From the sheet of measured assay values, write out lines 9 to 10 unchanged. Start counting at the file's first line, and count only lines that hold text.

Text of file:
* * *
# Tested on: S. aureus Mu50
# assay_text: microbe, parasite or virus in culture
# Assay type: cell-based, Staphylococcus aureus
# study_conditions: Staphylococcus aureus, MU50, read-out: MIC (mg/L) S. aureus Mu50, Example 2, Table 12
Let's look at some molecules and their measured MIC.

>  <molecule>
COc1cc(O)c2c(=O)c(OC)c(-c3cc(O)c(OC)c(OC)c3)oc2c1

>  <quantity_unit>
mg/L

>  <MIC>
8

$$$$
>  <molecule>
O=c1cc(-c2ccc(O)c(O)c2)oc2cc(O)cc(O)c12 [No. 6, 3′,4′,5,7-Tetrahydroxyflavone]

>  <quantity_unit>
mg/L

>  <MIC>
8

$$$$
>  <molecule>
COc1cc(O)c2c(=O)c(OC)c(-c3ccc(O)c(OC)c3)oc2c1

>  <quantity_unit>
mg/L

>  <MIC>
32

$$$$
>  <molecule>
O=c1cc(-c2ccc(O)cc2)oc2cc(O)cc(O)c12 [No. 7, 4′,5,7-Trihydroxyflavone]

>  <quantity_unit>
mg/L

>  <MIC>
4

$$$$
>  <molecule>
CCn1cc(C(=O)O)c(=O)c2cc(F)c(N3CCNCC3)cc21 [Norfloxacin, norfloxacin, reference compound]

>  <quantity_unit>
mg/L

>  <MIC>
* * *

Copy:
mg/L

>  <MIC>